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Charles Bradlaugh Passes Away

Today in Masonic History Charles Bradlaugh passes away in 1891.

Charles Bradlaugh was a British political activist.

Bradlaugh was born on September 26th, 1833 in Hoxton, an area in the east end of London, England. He left school at the age of 11 to work as an errand boy and later as a clerk for a coal merchant. Later Bradlaugh worked, briefly as a Sunday school teacher. He was suspended from teaching Sunday school when he questioned the fact that the Thirty-nine Articles of the Anglican church conflicted with the Bible. The vicar also accused him of atheism. After that he was kicked out of the family house. Bradlaugh had his first public lecture as an atheist sometime before the age of 17.

At the age of 17 Bradlaugh published a pamphlet titled A Few Words on the Christian Creed. He refused any financial help from fellow freethinkers of the time. Instead he enlisted in the Seventh Dragoon Guards hoping to be stationed in India so that he could make his fortune. Instead he was posted to Ireland. Three years later after receiving an inheritance from a great-aunt he was able to buy out his enlistment.

After leaving the military, Bradlaugh took a job with a solicitor. He also became a pamphlet writer, fully embracing his status as a freethinker. To protect his employer from any backlash, he published the pamphlets under the pseudonym "Iconoclast." He gradually became part of a variety of organizations and political groups including the Reform League, Land Law Reformers and Secularists.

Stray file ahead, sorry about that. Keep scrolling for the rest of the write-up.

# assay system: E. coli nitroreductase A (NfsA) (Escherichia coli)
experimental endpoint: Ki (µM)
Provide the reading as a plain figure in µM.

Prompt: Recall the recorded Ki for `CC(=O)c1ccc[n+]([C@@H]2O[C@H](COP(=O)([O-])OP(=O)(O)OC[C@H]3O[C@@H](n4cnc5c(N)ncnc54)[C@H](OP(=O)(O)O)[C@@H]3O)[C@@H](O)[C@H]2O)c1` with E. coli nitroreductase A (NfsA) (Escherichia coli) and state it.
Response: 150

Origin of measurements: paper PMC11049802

In 1860 Bradlaugh became the editor of the secularist paper the National Reformer. In 1866 he began the National Secular Society. Annie Besant who would join Le Droit Humain (also known as co-masonry) worked closely with Bradlaugh. In 1868, the paper was prosecuted for blasphemy and sedition. Bradlaugh was acquitted of all charges. Almost a decade later, Bradlaugh and Besant reprinted a pamphlet advocating for birth control. The original author had already been successfully tried and convicted on obscenity charges. Bradlaugh and Besant were tried and convicted, although the conviction was overturned on a technicality.

In 1880, Bradlaugh was elected to Parliament for Northampton. This began an eight year battle for Bradlaugh to be allowed to be seated in Parliament. At the time, the law required all Members of Parliament to take a loyalty oath to monarchy. The oath contained promises to God that Bradlaugh felt we not appropriate for him to take as the words had no meaning for him. Instead he made a legal argument that a law passed a decade earlier called the Evidence Amendment which allowed people giving testimony to affirm, rather than using the more common religious pledge. Bradlaugh claimed that the law should apply to him when taking the Oath of Allegiance. By the end of the eight year battle, Bradlaugh had been imprisoned and forced to go up for reelection multiple times, each time winning his and not being allowed to be Seated as a Member of Parliament. When he finally did win his fight, he helped to pass the new Oaths Act.

Bradlaugh passed away on January 30th, 1891.

Bradlaugh was equally as controversial in the Masonic fraternity. His first initiation into the a Masonic rite was in 1859 into Loge des Philadelphes, London which was part of the Order (or The Rite) of Memphis. He was later admitted into the Loge de la Persévérante Amitié which was under the Grand Orient of France. Later he would join High Cross Lodge No. 754 in Bolton, England. This caused a stir when an article in a masonic publication asked how an atheist could be a member of an English lodge. He would resign from the lodge when the Prince of Wales was nominated as as the Grand Master of the United Grand Lodge of England. He would continue his affiliation with French Freemasonry.